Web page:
Behavioral ontogeny: the development of a particular behavior in the life history of an organism.


         To talk about the development of a behavior is challenging--certainly the field of molecular biology has not yet elucidated precisely how behavioral phenotypes arise. Migration is primarily a learned behavior in humpback whales. It has been reported that the young accompany their mothers on initial migrations and mimic the routes for the rest of their lives (Rendell & Whitehead 2001). The offspring generally learn the route to a specific feeding ground within the first year of life, during which they spend time almost exclusively with their mother (Clapham and Mayo 1990, Baraff & Weinrich 1993). As the offspring mature, they gain independence from their mothers. In a study examining foraging diving behavior in mother-offspring pairs, it was observed that as the feeding season progresses, mothers become less responsive to their young and the offspring become more adapt at synchronizing their dives with their mothers (Szabo & Duffus 2007).



Evidence from mitochondrial DNA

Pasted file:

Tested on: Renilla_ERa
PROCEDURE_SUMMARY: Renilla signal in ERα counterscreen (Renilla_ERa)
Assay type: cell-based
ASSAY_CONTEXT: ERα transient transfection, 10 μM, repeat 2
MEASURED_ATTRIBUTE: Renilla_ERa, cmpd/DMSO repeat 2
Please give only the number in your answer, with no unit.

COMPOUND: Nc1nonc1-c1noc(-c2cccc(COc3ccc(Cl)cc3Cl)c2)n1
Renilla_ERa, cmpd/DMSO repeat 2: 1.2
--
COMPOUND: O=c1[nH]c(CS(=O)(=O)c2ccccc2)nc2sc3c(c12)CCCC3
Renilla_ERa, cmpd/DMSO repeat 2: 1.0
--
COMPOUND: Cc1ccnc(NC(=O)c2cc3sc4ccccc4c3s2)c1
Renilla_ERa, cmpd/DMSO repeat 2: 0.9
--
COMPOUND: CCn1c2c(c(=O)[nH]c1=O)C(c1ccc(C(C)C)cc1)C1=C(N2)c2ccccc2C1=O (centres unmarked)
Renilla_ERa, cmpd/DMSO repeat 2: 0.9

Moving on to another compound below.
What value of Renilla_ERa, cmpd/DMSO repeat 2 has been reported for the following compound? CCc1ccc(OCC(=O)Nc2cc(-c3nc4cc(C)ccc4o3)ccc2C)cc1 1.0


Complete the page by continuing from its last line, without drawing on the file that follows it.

The familial relationship within pods suggests that migration is learned in a family. Analysis of humpback whale mitochondrial (mt) DNA demonstrates that individual pods contain genetically related whales. The mtDNA haplotype is inherited from the mother only, providing a genetic marker from which to construct a maternal lineage. Studies generally analyze mtDNA obtained from skin biopsies that contains a hypervariable non-coding region. It has been observed that humpback whales within a pod are more likely to carry the same haplotype than expected by random association (Weinrich et al 2006). These data suggest that familial relations govern the development of migration behavior in humpbacks.